The recently thawed out Dr. Evil in Austin Powers asks for a ransom of ……$1 million dollars! and then is told by the suave Robert Wagner that his companies make a billion in profit each year.
Someone asked me about the $500 million provincial deficit and I told them you have to put it into some perspective. In the 1930s, debt servicing costs were the largest expenditure of the provincial government in New Brunswick. At $644 million in this year’s budget it is large but still less than 10 percent of the overall budget.
In the early to mid 1980s, budget deficits in New Brunswick were consistently in the two to three percent of GDP range. Now it is around 1.4 percent of GDP.
Having said that it is still a big problem because there is no real pathway to eliminate it. As I pointed out last week, the relative reduction in federal transfer payments to New Brunswick is essentially the same as the provincial deficit and there is no chance of the feds re-establishing the previous level.
So where do we get $500 million?
Every percentage point of HST increase is supposed to generate around $125 million in new tax revenue. So you would need to increase the HST by four points to 17 percent to get there that way. That won’t happen.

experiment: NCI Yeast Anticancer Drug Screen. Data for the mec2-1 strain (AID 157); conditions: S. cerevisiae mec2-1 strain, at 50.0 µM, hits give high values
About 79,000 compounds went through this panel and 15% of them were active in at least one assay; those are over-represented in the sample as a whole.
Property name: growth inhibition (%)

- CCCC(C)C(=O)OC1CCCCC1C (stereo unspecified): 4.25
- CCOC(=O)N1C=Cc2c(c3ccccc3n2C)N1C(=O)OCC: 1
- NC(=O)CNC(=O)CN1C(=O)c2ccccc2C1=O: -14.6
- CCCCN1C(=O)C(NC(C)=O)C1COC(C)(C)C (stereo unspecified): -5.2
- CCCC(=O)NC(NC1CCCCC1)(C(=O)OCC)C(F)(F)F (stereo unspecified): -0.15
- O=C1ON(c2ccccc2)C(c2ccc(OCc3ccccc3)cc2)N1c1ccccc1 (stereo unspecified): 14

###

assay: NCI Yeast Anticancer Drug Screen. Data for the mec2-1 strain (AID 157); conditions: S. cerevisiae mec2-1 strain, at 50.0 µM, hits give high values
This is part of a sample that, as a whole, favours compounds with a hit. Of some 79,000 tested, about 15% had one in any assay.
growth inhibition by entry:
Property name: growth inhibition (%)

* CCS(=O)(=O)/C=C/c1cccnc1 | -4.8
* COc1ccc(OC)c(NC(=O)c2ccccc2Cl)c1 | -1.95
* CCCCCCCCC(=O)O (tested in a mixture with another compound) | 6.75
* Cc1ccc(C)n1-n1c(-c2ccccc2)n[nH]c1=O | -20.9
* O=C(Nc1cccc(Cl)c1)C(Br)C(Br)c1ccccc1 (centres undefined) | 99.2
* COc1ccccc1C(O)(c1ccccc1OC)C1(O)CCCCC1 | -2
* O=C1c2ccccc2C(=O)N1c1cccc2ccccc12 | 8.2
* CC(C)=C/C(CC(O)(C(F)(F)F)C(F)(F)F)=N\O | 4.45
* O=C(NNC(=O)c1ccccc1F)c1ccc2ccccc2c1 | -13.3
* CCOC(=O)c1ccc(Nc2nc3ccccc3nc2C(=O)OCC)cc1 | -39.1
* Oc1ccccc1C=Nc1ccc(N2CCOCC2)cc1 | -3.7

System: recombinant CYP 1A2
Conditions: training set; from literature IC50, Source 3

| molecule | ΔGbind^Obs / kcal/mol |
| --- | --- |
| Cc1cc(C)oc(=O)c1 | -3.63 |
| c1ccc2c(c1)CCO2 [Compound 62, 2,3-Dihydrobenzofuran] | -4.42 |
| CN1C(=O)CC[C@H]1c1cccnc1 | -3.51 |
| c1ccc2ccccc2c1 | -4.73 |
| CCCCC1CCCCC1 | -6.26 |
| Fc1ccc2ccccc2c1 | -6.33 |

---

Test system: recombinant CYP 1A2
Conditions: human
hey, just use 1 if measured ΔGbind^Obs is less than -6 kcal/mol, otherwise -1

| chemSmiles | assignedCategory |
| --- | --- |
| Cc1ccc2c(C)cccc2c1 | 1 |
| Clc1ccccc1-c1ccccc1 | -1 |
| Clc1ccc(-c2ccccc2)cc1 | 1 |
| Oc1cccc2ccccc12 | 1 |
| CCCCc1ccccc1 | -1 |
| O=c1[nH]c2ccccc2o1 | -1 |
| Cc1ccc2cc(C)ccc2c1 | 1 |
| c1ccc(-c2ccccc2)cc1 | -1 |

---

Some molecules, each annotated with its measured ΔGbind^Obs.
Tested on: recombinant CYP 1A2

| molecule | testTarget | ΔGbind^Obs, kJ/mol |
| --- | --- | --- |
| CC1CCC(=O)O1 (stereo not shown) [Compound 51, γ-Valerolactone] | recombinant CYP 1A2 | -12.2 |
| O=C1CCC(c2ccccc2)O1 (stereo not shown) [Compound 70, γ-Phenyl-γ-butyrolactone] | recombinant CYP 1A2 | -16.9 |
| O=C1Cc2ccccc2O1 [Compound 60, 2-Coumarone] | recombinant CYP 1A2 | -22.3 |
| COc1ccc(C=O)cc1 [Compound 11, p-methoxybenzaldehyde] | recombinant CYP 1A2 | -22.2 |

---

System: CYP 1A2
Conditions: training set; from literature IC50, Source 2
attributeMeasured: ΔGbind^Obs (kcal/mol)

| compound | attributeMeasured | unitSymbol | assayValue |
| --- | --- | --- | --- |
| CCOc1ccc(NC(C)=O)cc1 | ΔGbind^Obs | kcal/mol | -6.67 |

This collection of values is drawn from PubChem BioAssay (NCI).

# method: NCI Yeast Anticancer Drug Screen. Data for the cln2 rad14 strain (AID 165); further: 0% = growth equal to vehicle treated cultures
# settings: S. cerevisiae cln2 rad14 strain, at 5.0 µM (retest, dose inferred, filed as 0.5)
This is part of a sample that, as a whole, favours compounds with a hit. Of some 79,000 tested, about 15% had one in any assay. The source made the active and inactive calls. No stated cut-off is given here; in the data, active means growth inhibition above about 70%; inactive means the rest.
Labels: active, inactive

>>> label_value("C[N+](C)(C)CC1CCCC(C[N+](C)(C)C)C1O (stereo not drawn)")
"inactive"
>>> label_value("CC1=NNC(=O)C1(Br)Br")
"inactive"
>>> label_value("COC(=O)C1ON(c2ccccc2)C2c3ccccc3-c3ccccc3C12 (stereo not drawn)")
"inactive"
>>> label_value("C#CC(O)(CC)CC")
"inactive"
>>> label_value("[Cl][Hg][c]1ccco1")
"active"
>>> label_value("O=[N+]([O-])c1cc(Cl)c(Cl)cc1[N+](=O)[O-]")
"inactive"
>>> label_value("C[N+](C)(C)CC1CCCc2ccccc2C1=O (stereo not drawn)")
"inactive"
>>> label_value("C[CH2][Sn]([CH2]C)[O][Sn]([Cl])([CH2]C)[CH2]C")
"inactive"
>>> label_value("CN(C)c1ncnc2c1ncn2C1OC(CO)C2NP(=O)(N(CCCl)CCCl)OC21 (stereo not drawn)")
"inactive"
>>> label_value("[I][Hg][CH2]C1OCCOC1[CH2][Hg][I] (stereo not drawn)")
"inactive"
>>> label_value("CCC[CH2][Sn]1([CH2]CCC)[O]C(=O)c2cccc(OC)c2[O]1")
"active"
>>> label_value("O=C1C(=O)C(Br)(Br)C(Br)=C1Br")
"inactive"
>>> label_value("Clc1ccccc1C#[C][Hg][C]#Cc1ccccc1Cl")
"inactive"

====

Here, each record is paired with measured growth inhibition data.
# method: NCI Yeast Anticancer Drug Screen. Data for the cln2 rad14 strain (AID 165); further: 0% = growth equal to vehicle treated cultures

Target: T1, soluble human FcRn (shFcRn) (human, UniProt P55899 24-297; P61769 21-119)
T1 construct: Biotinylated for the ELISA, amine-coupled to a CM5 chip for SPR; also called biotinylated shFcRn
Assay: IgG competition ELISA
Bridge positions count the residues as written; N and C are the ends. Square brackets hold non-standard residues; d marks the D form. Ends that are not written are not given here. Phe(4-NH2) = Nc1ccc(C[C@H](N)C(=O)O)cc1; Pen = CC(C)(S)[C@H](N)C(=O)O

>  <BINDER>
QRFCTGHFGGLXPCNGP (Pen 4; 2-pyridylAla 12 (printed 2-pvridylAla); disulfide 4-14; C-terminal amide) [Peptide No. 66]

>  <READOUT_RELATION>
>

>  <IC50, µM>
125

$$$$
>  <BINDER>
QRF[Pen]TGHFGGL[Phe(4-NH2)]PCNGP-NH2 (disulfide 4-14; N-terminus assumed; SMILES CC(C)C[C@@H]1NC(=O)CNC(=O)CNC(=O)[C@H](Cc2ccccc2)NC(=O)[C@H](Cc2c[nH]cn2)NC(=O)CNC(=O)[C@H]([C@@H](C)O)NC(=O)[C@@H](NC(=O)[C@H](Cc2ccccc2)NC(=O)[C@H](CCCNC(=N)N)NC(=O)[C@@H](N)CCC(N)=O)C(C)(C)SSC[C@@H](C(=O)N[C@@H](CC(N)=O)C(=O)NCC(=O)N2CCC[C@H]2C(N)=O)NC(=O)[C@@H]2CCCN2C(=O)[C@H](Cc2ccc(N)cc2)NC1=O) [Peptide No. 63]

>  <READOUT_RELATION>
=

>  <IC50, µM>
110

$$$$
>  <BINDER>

You can tweak up personal income tax rates but that will only bring in modest revenue and we already have above average rates in New Brunswick.
You could jack up corporate income taxes but you would have to nearly triple the total amount collected if you wanted to eliminate the deficit solely on the backs of those corporate scoundrels.
If you don’t want to raise taxes, you could try to cut $500 million out of spending. Good luck with that. In the McKenna years from 1992 to 1997 program expenditure increases averaged only 1 percent per year. Good luck to any government attempting that circa 2013.
Optimists will say we can grow our way out of it. By my back of the napkin estimate if the government held spending increases to around 2 percent and real GDP grew by 3-4 percent per year we could grow out of it in 7-8 years but no one has any allusion that will happen.
I dislike the word ‘profligacy’ but it has come into fashion so I will make the statement that among the 10 provinces in Canada no other has been as profligate with public deficits in the last few years with the exception of Ontario. Even then, if you look at deficits per capita, New Brunswick takes the cake. Between 2006-2007 and 2013-2014, the public debt in New Brunswick (excluding NB Power) grew by 71% or nearly $5 billion.
And with an election year coming up – spending promises will be made by all sides so do expect any deficit reduction efforts any time soon.
New Brunswickers – I guess all Canadians – don’t connect public debt to themselves. Just the New Brunswick government debt works out to $35,000 per family in the province. That is $35,000 spent on past New Brunswickers to be paid by future New Brunswickers.